World electricity demand is projected to double between 2000 and 2030, growing at an annual rate of 2.4% according to IAEA.







Charging Infrastructure Is a $2.7 Trillion Barrier to Electric Cars

Making sure that there’s always somewhere to juice up your ride is going to be big business. That’s according to financial services firm Morgan Stanley, which, according to Bloomberg, estimates that the world will need to spend a dizzying $2.7 trillion on charging infrastructure if it’s to support 500 million electric vehicles. (That may sound like a lot of cars and trucks, but it’s worth noting that there are over a billion on our roads right now. So even if robo-taxis erode the number of cars in city centers and autonomous trucks cut the number of 18-wheelers we need to run, it’s not a crazy number.)

The rollout of charging points is often cited as a key incentive to convince a public with range anxiety to adopt electric vehicles. Without a place to charge in a city center or, more important, beside a long and lonely highway, nobody would take the plunge and buy an electric car. In turn, that would render impotent even the most ambitious of regulatory pushes to incentivize automakers to build electric vehicles.

So far, building out a suitable network has seemed to require both private and public investment. We’ve already seen that to be the case, with the likes of Tesla building its own charging stations and the U.S. government committing to build a series of national electric-vehicle charging corridors around the country.

That will continue to be the case. But with such a huge amount of money potentially there for the taking, we may expect to see some more original thinking about the best ways to build and run charging points. After all, there’s nothing like the prospect of a fistful of dollars to get the creative juices—and, with any luck, the electrons—flowing. So assuming 500 million Electric Vehicles will be on the road in 20 years, how much electricity is demand to charge these 500 million EV every day? The battery pack for the pure 100% electricity is anywhere from 24 KWH to 85 KWH let just take the lower end of the range around 30 KWh, here are the electricity demand every day for these 500 million EV:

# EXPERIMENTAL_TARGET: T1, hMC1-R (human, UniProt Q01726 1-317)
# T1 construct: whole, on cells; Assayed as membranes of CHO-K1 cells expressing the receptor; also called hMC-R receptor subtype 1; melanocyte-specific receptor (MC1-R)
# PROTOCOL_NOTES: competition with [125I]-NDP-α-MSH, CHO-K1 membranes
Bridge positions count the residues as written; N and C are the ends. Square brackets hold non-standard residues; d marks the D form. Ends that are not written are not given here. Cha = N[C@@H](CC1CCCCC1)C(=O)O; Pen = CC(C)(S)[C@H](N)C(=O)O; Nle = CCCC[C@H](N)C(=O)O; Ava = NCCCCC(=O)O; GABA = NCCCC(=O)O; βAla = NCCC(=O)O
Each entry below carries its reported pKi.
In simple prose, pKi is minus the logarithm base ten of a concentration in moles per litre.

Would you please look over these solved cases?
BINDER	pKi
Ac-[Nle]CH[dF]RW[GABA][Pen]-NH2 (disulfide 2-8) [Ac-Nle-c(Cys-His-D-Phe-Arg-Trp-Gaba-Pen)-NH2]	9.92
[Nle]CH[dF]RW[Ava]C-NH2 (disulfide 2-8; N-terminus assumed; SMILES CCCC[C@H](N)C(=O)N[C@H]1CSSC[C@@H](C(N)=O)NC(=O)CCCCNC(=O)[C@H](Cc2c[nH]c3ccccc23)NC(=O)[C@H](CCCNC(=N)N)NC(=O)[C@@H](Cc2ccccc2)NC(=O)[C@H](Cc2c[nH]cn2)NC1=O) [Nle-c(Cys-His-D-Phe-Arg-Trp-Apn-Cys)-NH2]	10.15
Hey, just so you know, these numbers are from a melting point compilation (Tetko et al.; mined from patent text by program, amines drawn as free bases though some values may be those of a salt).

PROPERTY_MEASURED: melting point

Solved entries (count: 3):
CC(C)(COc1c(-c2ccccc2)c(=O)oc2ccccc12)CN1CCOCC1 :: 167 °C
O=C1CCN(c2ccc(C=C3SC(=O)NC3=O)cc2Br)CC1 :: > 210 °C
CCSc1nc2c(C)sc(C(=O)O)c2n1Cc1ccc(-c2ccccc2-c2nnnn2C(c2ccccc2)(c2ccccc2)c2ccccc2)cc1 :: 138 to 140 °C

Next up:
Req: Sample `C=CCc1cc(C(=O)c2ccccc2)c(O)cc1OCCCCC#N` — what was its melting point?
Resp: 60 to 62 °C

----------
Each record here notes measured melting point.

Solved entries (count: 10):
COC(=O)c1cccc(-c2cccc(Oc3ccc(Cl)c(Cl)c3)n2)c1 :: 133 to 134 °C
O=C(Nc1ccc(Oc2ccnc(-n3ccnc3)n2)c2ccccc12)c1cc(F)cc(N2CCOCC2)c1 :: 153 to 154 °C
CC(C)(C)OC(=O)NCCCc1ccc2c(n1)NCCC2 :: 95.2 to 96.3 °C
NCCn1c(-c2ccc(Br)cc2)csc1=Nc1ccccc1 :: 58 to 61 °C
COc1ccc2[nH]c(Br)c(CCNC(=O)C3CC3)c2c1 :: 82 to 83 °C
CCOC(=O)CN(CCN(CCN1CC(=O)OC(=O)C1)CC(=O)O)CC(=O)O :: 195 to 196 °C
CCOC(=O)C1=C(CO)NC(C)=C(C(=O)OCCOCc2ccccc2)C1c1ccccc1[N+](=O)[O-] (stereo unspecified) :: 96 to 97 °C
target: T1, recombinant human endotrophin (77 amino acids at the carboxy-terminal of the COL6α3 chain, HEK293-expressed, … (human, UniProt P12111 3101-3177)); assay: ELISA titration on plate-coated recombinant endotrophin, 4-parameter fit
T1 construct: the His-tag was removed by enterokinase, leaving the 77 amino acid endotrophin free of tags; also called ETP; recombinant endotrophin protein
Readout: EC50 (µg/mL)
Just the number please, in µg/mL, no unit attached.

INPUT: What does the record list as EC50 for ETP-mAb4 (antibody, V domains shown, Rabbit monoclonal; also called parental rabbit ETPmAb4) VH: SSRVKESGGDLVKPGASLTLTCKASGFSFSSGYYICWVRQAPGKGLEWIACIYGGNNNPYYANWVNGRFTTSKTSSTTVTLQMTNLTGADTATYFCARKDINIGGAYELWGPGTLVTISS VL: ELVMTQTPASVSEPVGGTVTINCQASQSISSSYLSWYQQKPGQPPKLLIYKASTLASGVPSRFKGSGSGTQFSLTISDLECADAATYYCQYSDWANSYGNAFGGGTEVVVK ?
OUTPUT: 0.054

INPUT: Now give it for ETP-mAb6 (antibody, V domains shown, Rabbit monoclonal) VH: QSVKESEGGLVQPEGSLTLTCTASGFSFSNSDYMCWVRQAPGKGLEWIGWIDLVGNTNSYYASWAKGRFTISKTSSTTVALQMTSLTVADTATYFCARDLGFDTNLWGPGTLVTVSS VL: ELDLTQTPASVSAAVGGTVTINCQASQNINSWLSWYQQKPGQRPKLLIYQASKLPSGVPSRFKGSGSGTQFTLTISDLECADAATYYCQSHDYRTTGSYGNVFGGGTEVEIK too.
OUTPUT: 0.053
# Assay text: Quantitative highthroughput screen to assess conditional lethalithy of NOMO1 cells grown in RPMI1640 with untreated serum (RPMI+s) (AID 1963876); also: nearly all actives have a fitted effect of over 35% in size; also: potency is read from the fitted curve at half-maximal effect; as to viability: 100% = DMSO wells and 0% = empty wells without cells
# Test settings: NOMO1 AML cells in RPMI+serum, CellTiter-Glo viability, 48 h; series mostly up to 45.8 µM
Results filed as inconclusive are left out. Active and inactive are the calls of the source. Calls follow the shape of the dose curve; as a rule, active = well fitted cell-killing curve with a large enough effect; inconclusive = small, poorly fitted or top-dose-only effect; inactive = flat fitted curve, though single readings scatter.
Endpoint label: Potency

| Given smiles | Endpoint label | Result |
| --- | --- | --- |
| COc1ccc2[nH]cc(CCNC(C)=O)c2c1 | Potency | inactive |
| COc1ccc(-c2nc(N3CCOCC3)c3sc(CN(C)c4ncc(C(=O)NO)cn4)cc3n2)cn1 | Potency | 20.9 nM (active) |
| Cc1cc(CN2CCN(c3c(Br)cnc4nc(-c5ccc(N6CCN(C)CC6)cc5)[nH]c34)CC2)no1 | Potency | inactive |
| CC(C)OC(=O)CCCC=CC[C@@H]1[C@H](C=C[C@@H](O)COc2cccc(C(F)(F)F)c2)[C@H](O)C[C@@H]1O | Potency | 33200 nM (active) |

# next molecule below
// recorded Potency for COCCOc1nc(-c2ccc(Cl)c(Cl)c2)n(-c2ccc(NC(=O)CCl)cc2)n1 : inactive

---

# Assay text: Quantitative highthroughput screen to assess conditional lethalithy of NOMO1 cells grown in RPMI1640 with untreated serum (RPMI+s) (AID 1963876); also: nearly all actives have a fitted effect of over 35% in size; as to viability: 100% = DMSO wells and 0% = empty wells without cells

500,000,000 EV x 30 KWh = 15,000,000,000 KWh/day = 15,000,000 MWh/day = 15,000 GWh/day = 15 TWh/day

The estimated annual electricity consumption for 500 million EV will equal to:15 TWh/day x 365days= 5,475 TWh/Year.

How Big is this numbers (5,475TWh/Year?) Here is the actual annual report from the U.S. Energy Information Administration: for 2016 the total U.S. power generation is (4,076.8 TWh). WOW, INCREDIBLE!!!

So as we can see the total power demand for the 500 million EV worldwide will be BIGGER than the entire US power generation output per year!!! That is incredible, talking about the future demand for electricity beyond our imagination!!!




Cryptocurrencies global market capitalization has surpassed $500 billion USD rising over 2000% in 2017. This trend is expected to continue for the foreseeable future as businesses increasingly embrace the elegant design and transparency the blockchain offers to all.

However, as of December 2017, Bitcoin mining energy intake has officially surpassed the entire energy consumption of Denmark. As the difficulty of mining increases to reflect the influx of miners joining the network, this energy consumption will increase.

The most astounding aspect of this is that the rate of expansion is exponential. At the current rate of consumption, next year Bitcoin mining will consume enough energy to be listed as the twentieth country in the world by energy consumption. The model is simply unsustainable. The world relies primarily on the production of energy from the burning of coal and oil, which not only damages the environment, but the economy as a whole. If Bitcoin has a great enough impact on the world’s coal and oil supplies, the cost of a kilowatt will rise globally.

The more valuable one bitcoin becomes, the more energy will be used to mine that coin, therefore with price spikes, come energy spikes. This will go on until energy around the world will cost much more than it does currently, as a result of increased demand from miners globally.






Network’s current estimated annual
electricity consumption* (TWh)
37.02 10.55
Annualized global mining revenues $19,107,870,821 $7,125,662,989
Annualized estimated global mining


$1,850,968,079 $1,265,551,175
Country closest to in terms of electricity Consumption Qatar Georgia
Electricity consumed per transaction


262 33.00
Number of U.S. households that could be powered in a year 3,427,719 976,506
Number of U.S. households powered for 1 day by the electricity consumed for a single transaction 8.85 1.12
Bitcoin’s electricity consumption as a percentage of the world’s electricity consumption 0.17% 0.05%
Annual carbon footprint
(kt of CO2)
Carbon footprint per transaction
(kg of CO2)


Data as of December 25, 2017. Data provided by Digiconomist Energy Consumption Index.